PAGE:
Rust issues/ And repairs :)

Chaingun

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Nov 4, 2010
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Mooreland OK
Just had the wonderful experience of pulling my rear speaker pods out to place new ones in, while doing so i noticed that my rear wheel well is in much worse shape than i thought I'm capable of fabricating the panels myself and putting them in, but i'd rather save myself time and headache by buying patch panels if they exist. I wasnn't able to find any at first glance with a google search, but hopefully somebody here can point me in the right direction. i have pics if anybody wants to see
 

BrandonW

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Jun 25, 2007
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i believe you are not able to get them any longer i remember a thread where someone wanted to get them from the dealer or aftermarket
 

laotionracer101

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Jan 8, 2010
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Arkansas
Sir, your going to have to cut your car in order to remove the cancer, just replace with a box of diamond plate etc., No need for pics as we all know the hazards of spare tire well rust. Just cut it out. C:
 

Chaingun

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Nov 4, 2010
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Mooreland OK
unfortunately it's not just the spare tire well, there's only one spot there, i have to replace almost all of my driver side wheel well, and a good portion of the passenger as well. I'm most likely going to cut it all out, make my patch panels, then rhino line every square inch of the underside of the car, theres no rust in any structural points, just the wheel wells. If all goes well i can repair most of it with custom made panels, then the rest with fiberglass and body filler. It's going to be a test of all my creative skills
 

Backlash2032

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Sep 20, 2010
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If you have the time, money, and resources I say go for it. I suggest laying down some por-15 after making all the patches.. that paint is incredibly tough!

Sent from my DROIDX using Tapatalk
 

Chaingun

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Nov 4, 2010
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Mooreland OK
Thanks for the encouragement everyone, i've removed all of the bad metal, and i'm prepping to put the new panels i've fabbed up in, before i continue can anyone tell me where to get POR15, i know it's pretty much just phosphoric acid paint, and also can it be welded though, IE paint all of the surfaces before I weld it together? I'm also going to be treating the area with either underbody coating or rubber roofing tar to prevent this from happening again, though this car won't see another winter here so i doubt it will :) Any recommendations on what type of coating to use?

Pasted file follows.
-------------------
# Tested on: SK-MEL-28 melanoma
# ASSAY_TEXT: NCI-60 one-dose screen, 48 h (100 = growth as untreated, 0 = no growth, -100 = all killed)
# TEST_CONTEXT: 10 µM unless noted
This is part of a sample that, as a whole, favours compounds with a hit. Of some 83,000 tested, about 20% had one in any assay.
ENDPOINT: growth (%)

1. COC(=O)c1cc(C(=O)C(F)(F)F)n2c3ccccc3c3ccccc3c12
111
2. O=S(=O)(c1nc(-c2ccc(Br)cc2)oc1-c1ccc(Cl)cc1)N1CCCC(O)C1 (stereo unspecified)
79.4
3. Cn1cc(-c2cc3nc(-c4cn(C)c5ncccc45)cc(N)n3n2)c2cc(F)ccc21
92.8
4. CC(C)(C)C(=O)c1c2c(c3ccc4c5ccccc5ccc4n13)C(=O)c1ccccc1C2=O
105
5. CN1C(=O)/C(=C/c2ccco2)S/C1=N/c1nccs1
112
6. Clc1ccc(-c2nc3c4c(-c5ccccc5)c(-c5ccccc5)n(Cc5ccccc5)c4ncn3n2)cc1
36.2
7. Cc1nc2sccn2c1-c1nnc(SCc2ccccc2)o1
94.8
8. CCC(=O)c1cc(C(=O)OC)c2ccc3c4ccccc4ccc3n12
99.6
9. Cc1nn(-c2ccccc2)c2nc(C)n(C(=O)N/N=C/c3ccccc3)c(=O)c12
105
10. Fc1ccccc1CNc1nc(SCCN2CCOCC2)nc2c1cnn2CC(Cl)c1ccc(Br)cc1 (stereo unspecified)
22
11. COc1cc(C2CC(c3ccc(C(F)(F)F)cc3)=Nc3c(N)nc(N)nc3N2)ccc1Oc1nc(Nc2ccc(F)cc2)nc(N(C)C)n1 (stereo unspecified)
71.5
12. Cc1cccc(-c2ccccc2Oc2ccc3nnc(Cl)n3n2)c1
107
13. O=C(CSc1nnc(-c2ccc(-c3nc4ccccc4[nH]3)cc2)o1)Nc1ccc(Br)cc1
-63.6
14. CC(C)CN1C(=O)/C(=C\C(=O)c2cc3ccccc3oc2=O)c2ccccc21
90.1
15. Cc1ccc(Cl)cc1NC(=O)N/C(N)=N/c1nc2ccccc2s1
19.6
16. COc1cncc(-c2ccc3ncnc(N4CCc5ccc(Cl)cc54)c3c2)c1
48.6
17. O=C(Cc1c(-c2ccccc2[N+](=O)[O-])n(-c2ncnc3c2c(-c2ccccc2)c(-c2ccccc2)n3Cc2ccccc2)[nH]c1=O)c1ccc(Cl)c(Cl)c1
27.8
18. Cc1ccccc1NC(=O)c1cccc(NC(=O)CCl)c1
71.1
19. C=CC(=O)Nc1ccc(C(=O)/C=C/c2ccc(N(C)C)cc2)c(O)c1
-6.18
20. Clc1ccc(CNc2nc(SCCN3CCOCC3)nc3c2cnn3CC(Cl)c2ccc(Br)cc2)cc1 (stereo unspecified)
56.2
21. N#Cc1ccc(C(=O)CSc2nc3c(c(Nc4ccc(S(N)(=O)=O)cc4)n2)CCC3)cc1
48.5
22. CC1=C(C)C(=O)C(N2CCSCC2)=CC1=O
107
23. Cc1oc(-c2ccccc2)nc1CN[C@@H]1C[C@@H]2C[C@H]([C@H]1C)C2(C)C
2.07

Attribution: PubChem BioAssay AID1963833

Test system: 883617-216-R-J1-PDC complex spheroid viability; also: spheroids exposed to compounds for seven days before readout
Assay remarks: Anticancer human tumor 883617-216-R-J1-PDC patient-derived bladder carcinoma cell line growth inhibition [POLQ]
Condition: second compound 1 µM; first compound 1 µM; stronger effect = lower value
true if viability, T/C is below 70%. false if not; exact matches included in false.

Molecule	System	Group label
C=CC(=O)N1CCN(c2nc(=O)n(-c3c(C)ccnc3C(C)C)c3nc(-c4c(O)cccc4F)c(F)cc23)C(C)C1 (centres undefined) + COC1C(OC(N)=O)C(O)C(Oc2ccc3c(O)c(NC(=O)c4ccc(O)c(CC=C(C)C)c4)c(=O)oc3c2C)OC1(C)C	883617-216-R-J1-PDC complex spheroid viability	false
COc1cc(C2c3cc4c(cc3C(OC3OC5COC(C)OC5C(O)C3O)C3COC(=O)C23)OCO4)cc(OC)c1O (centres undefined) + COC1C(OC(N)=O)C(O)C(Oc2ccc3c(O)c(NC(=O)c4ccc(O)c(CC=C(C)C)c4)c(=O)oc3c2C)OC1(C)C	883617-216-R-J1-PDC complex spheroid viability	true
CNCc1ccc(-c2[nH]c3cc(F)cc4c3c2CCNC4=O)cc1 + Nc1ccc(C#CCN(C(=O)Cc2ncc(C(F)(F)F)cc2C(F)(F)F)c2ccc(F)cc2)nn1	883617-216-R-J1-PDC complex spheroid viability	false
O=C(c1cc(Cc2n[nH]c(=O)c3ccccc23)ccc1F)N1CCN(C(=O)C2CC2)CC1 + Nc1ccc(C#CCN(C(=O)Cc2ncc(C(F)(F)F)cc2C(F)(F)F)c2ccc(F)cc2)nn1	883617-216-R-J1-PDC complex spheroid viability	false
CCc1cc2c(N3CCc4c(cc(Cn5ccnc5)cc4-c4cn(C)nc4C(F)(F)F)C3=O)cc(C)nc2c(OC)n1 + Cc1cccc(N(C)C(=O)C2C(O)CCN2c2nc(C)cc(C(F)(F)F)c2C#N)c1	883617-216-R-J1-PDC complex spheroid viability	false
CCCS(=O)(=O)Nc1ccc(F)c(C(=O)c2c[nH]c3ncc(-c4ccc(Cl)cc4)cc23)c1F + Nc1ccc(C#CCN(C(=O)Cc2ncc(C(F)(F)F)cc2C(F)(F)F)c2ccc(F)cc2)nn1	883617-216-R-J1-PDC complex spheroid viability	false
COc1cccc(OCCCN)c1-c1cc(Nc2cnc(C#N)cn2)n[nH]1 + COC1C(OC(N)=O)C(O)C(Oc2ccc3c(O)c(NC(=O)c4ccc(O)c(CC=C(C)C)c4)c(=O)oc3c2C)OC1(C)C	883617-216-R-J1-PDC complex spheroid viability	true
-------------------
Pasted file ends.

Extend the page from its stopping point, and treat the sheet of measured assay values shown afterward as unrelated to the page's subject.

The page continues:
spencyg

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Oct 7, 2010
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Maine, USA
I've given up on my rusty shell. Spent all winter cutting and welding only to find the rust in every enclosed area I opened up. finally realized (about 6 months too late) that no matter how much I fix, I won't be able to get it all. As I'm sure you know, if you don't get it all, you might as well not even bother. Good luck...mine got the best of me, and I consider myself rather patient when it comes to rust repair. I don't know what they did to treat these cars at the factory, but whatever it was, it sucked.

Throw up some pics when you get a chance...would love to see how you're going about it all.

SGinNE
 

Chaingun

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Nov 4, 2010
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Mooreland OK
I've seen cars in much worse shape come back, my rust issues are nearly completely confined to the rear wheel wells with a small among of surface rust in a few small spots.
Here's the process that I will be using to repair the area, as well as current pics.


Starting by cutting out all of the rust in the wheel wells and removing the factory undercoating. Then I'll be masking off the area and sand blasting every inch of it to get a clean surface. The area will be treated with POR15 after welding to ensure that the rust stays gone on the inside. I'm removing almost the entire rear half of the wheel well and replacing it with a solid piece of 20 gauge metal (B). in the very center of the wheel well there is still good metal, and over that after it's sand blasted and treated I'll be welding in a thicker 16 gauge support piece (A), as it appears that area is a structural support. Once the support is welded in and the rear half of the well is attached I'll be applying the new outer skin to the roll pan (C). This is going to be 20 gauge metal as well. Treated and painted on the back side. Once all three of those pieces are in, I can weld the new front corners of the wheel well in.

In our cars we're fortunate that all of the area that tends to rust out is covered either by the bumper, or the ground effects. That means that I can concentrate on the strength and durability of the repair, as opposed to how it looks. After the new metal is welded in, I'll be using Fiberfill to restore the edges shape of the wheel well. This is probably the hardest part for me because i can never mix the hardener in the right amount. After these repairs are done, I'll be taping off the outer edge of the well and applying several coats of rubberized coating to the entire wheel well, after thoroughly drying the area and prepping it with a bonding agent. I've also been toying with the idea of adding a drain in the rear section in case of leaks from the hatch seal, and I'd be glad to hear any thoughts on that, this would be in the area of the rear quarter panel under the antenna and it's opposite side.